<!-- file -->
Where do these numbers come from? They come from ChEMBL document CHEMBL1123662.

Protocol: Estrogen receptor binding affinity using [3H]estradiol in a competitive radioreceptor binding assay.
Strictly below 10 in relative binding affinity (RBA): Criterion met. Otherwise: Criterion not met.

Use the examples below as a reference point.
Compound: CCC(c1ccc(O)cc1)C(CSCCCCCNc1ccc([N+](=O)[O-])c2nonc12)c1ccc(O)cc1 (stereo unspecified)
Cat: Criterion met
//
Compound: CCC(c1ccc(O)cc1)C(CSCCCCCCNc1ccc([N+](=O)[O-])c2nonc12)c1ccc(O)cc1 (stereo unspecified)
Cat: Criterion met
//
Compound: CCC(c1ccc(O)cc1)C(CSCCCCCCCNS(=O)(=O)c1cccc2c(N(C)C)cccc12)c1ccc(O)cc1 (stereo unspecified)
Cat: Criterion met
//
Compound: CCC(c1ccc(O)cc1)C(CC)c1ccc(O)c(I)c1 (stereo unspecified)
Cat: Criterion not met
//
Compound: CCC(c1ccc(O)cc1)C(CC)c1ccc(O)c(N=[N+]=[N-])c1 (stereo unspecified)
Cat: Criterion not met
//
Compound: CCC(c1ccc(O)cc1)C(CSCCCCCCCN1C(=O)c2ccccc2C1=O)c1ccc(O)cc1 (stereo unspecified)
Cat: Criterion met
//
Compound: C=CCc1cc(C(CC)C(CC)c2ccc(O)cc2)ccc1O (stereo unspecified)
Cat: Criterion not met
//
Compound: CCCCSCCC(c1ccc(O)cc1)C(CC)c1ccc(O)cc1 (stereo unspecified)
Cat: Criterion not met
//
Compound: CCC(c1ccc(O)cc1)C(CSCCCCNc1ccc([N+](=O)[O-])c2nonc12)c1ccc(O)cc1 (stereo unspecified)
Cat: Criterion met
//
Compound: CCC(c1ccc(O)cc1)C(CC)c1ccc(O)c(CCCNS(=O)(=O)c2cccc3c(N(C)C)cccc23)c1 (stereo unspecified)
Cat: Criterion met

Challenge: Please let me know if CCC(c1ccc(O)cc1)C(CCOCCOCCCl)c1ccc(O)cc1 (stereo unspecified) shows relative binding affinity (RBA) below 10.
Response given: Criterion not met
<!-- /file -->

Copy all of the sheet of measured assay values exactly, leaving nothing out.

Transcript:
Where do these numbers come from? They come from ChEMBL document CHEMBL1123662.

Protocol: Estrogen receptor binding affinity using [3H]estradiol in a competitive radioreceptor binding assay.
Strictly below 10 in relative binding affinity (RBA): Criterion met. Otherwise: Criterion not met.

Use the examples below as a reference point.
Compound: CCC(c1ccc(O)cc1)C(CSCCCCCNc1ccc([N+](=O)[O-])c2nonc12)c1ccc(O)cc1 (stereo unspecified)
Cat: Criterion met
//
Compound: CCC(c1ccc(O)cc1)C(CSCCCCCCNc1ccc([N+](=O)[O-])c2nonc12)c1ccc(O)cc1 (stereo unspecified)
Cat: Criterion met
//
Compound: CCC(c1ccc(O)cc1)C(CSCCCCCCCNS(=O)(=O)c1cccc2c(N(C)C)cccc12)c1ccc(O)cc1 (stereo unspecified)
Cat: Criterion met
//
Compound: CCC(c1ccc(O)cc1)C(CC)c1ccc(O)c(I)c1 (stereo unspecified)
Cat: Criterion not met
//
Compound: CCC(c1ccc(O)cc1)C(CC)c1ccc(O)c(N=[N+]=[N-])c1 (stereo unspecified)
Cat: Criterion not met
//
Compound: CCC(c1ccc(O)cc1)C(CSCCCCCCCN1C(=O)c2ccccc2C1=O)c1ccc(O)cc1 (stereo unspecified)
Cat: Criterion met
//
Compound: C=CCc1cc(C(CC)C(CC)c2ccc(O)cc2)ccc1O (stereo unspecified)
Cat: Criterion not met
//
Compound: CCCCSCCC(c1ccc(O)cc1)C(CC)c1ccc(O)cc1 (stereo unspecified)
Cat: Criterion not met
//
Compound: CCC(c1ccc(O)cc1)C(CSCCCCNc1ccc([N+](=O)[O-])c2nonc12)c1ccc(O)cc1 (stereo unspecified)
Cat: Criterion met
//
Compound: CCC(c1ccc(O)cc1)C(CC)c1ccc(O)c(CCCNS(=O)(=O)c2cccc3c(N(C)C)cccc23)c1 (stereo unspecified)
Cat: Criterion met

Challenge: Please let me know if CCC(c1ccc(O)cc1)C(CCOCCOCCCl)c1ccc(O)cc1 (stereo unspecified) shows relative binding affinity (RBA) below 10.
Response given: Criterion not met